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Alexandre Reynaud, Jiawei Zhou, Robert F. Hess; Stereopsis and mean luminance. Journal of Vision 2013;13(11):1. doi: 10.1167/13.11.1.
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© ARVO (1962-2015); The Authors (2016-present)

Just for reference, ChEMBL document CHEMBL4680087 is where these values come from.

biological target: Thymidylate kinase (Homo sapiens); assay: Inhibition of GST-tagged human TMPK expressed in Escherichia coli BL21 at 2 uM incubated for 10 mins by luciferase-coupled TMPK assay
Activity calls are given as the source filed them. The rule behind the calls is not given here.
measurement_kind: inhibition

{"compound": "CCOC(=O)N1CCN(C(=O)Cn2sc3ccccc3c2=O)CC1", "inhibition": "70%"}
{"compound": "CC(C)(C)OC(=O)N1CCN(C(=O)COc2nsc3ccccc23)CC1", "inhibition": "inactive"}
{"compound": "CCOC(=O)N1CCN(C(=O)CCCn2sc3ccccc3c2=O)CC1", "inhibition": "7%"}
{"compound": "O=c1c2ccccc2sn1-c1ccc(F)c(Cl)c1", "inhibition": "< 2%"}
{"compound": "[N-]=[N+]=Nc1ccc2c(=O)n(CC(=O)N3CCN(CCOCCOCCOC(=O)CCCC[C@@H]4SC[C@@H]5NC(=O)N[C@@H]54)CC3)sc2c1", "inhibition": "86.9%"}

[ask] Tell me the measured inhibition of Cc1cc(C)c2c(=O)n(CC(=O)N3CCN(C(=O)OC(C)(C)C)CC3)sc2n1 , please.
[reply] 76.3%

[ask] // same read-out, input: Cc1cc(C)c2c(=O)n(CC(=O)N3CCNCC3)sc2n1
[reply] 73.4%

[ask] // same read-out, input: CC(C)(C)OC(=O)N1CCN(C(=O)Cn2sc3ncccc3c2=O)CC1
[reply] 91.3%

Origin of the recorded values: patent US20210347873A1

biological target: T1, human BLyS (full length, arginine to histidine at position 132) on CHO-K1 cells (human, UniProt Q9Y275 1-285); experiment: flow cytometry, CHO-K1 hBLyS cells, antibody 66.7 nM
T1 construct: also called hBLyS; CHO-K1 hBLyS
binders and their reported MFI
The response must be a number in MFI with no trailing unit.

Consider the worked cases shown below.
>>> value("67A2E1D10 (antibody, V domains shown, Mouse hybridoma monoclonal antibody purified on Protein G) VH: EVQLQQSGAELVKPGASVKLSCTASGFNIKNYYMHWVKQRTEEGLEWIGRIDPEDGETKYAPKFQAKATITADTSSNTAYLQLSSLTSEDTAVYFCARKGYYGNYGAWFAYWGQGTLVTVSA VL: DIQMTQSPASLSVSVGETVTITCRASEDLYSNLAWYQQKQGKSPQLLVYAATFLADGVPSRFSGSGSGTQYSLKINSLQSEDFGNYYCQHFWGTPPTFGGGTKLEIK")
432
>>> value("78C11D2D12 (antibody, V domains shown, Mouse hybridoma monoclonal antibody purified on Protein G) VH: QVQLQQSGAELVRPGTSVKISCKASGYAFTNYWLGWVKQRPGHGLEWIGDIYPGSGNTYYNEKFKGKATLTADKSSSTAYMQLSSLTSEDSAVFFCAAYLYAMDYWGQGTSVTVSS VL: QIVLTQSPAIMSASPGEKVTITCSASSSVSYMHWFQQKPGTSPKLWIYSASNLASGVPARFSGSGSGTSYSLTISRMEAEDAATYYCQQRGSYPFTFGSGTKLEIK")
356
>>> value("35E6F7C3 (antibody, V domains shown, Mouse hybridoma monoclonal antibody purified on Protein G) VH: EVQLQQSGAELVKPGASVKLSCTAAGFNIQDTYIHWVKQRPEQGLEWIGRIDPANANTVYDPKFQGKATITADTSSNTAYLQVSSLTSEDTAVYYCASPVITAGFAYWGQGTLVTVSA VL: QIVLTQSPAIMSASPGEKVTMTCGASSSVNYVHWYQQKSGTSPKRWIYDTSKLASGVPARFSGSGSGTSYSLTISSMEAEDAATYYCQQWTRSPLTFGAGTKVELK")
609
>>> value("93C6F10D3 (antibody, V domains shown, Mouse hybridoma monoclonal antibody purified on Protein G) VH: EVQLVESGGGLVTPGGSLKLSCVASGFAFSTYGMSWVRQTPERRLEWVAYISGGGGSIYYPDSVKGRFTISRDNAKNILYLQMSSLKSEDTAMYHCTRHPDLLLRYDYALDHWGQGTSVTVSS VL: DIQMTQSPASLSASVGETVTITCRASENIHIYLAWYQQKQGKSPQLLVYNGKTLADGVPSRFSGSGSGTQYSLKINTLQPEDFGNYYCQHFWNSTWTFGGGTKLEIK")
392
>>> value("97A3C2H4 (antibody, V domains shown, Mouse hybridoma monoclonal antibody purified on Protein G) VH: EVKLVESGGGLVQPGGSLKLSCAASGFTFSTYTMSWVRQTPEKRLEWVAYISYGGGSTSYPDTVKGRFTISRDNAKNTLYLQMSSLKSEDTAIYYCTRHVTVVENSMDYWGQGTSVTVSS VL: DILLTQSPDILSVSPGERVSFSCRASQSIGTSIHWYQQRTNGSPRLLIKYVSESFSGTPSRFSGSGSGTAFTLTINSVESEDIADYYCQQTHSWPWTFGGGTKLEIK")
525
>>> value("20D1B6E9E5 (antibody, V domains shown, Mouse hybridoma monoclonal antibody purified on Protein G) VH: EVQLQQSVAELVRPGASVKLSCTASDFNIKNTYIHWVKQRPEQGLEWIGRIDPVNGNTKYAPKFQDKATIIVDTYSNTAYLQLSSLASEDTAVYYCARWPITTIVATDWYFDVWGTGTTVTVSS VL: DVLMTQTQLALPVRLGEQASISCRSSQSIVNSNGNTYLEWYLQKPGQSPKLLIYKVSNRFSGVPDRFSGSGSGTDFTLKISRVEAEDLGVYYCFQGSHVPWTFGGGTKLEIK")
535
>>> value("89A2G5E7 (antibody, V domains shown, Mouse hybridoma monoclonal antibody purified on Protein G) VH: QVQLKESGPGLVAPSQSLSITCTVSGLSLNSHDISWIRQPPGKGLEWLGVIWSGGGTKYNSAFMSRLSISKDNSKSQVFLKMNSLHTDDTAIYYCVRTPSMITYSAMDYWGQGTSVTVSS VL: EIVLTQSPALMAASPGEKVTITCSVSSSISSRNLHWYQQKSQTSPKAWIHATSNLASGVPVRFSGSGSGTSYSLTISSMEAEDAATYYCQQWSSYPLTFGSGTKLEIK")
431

Stereopsis is dependent on the average level of illumination, especially if it differs between the two eyes. We manipulate the mean luminance seen by both eyes or the interocular difference in mean luminance by using neutral density (ND) filters placed in front of both eyes or just one eye respectively. Stereo acuity was measured using a one temporal interval forced choice task for detecting the sign of a Gaussian depth perturbation in a noise field with a comparable spectrum to that found in natural images. We show that the effect of changing mean luminance is spatial scale independent within the range of 0.5 to 4 cpd, certainly not larger at higher spatial scales. To investigate its origin we manipulate two factors, the temporal synchrony between the two eyes and the interocular contrast. Both factors are implicated in the loss of stereo performance when the mean luminance is different between the eyes, suggesting an underlying explanation in terms of temporal low-pass filtering resulting in the combination of a luminance-dependent temporal delay and a luminance-dependent change in contrast gain.
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